LINCOLN, Neb. - Foster parent Jenae VanEvery got a call around midnight one day in September 2011 asking if she could take in two sisters — ages 2 and 3 — who had been found living in filth and squalor by Lincoln, Neb. police.
The children were in the custody of the non-profit group KVC, one of the private contractors the state of Nebraska had hired after deciding in 2009 to privatize its child welfare system. VanEvery agreed but said she could not pick up the children until the next afternoon.
When VanEvery and her husband arrived to pick up the children, they were sleeping in a back room – still wearing the urine- and-feces-covered clothing they had on when police took them the day before.
“When we walked in, the 3-year-old woke up and jumped into my arms. I was taken aback by the strong aroma coming from her. It made my eyes water, and it was hard to breathe,” VanEvery said. “When we arrived home, we took them straight to the bathroom. The 3-year-old had a cable-knit sweater … that … had rubbed her shoulder blades raw because it had become so saturated in urine and feces that it dried incredibly stiff and rough.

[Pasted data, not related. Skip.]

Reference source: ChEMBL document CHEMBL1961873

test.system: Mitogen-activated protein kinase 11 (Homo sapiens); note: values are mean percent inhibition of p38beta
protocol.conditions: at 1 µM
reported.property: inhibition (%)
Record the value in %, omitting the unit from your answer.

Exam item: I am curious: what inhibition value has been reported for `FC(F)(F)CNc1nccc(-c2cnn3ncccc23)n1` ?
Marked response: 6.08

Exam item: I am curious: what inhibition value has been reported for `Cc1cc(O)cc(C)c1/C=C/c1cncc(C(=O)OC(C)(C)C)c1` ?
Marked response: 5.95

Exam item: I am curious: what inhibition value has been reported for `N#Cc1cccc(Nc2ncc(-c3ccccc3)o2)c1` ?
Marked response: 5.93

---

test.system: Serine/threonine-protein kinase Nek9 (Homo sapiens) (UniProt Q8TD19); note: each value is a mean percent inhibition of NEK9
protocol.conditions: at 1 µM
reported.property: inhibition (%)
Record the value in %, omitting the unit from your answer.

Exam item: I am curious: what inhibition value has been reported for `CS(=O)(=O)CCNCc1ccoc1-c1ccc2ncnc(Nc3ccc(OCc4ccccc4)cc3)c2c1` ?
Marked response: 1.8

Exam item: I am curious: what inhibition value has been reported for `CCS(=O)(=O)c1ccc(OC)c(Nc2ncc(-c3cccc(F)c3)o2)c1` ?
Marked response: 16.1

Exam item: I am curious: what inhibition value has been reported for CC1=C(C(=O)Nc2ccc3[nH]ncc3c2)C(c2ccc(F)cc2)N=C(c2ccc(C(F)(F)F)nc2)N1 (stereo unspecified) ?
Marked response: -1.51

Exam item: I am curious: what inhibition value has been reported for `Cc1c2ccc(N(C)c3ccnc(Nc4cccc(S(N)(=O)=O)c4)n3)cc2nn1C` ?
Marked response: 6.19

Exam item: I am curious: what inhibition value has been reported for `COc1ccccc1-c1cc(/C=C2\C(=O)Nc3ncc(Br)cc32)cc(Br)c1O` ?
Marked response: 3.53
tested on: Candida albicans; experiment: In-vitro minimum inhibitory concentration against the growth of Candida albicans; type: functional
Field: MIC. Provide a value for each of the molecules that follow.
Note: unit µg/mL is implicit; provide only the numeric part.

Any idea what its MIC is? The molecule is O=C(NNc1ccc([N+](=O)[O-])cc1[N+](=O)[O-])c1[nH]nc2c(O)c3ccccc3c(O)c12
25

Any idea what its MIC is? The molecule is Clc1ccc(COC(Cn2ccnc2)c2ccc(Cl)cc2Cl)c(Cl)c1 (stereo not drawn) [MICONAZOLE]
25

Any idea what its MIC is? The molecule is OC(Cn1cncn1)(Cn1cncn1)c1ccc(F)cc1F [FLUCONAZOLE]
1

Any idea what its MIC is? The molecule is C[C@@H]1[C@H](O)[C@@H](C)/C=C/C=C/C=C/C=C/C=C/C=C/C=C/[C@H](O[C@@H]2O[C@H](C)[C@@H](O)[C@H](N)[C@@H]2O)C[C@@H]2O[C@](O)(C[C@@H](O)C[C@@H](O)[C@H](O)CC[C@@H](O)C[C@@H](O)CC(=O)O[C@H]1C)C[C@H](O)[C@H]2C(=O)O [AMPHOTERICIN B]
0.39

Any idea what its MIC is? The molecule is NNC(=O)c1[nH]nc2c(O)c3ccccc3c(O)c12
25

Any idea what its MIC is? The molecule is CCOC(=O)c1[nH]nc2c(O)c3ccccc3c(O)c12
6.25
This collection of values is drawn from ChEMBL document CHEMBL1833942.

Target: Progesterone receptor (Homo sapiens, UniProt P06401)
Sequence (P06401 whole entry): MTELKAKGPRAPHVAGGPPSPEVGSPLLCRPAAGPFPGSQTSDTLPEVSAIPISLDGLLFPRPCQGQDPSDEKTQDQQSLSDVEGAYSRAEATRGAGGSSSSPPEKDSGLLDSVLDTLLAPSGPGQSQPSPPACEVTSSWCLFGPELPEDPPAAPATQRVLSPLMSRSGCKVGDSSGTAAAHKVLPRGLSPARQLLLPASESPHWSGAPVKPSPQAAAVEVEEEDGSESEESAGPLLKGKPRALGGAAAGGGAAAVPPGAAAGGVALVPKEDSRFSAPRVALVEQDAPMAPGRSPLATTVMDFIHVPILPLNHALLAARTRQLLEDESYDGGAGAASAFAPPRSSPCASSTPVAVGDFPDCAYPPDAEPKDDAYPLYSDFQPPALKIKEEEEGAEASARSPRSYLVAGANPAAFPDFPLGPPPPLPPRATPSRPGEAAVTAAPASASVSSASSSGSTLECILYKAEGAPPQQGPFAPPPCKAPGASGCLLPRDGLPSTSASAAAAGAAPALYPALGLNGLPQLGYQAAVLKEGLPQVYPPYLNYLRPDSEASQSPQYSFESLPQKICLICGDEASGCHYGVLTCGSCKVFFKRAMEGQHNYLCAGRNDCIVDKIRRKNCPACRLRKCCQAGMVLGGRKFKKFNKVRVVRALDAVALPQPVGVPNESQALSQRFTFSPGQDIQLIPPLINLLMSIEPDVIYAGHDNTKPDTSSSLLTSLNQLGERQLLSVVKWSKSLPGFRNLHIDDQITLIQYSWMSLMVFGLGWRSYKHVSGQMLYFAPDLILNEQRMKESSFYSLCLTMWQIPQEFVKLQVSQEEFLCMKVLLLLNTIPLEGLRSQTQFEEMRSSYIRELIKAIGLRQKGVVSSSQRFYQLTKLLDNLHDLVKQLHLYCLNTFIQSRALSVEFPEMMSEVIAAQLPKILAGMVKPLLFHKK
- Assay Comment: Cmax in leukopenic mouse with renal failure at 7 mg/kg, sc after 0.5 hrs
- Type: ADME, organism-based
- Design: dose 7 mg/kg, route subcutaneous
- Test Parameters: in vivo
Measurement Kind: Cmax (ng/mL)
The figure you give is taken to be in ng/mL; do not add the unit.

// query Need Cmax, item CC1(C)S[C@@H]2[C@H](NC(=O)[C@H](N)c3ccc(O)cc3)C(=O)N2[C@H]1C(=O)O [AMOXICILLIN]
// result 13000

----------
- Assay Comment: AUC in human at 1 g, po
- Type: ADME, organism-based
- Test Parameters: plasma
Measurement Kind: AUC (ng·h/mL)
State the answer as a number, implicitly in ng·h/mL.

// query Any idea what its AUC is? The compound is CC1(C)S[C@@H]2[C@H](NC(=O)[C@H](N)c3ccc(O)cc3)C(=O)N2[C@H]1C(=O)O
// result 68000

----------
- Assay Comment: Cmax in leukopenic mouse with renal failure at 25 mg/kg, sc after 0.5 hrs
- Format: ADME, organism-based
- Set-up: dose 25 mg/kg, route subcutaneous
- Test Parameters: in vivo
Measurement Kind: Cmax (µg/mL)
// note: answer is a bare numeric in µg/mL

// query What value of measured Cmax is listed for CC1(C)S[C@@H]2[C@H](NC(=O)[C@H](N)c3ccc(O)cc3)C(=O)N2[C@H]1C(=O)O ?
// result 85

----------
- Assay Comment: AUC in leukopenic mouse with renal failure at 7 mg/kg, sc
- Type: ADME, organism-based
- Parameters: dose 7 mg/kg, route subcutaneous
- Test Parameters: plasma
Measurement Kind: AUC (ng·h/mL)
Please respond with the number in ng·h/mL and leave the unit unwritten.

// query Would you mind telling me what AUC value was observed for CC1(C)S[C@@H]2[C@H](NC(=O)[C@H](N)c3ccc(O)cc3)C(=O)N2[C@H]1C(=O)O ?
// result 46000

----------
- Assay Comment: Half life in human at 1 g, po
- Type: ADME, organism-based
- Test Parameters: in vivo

“Her shoes were covered in feces — inside and out,” VanEvery said. “My husband took the clothes straight to the clothes washer, and I started giving them a bath. I had to change the water twice.”
It apparently had been so long since the children were bathed that “they freaked out when I turned the water on,” she said. “This was very scary for them.”
As it was for VanEvery: How, she thought, could caseworkers allow the girls to remain so filthy while in their care?
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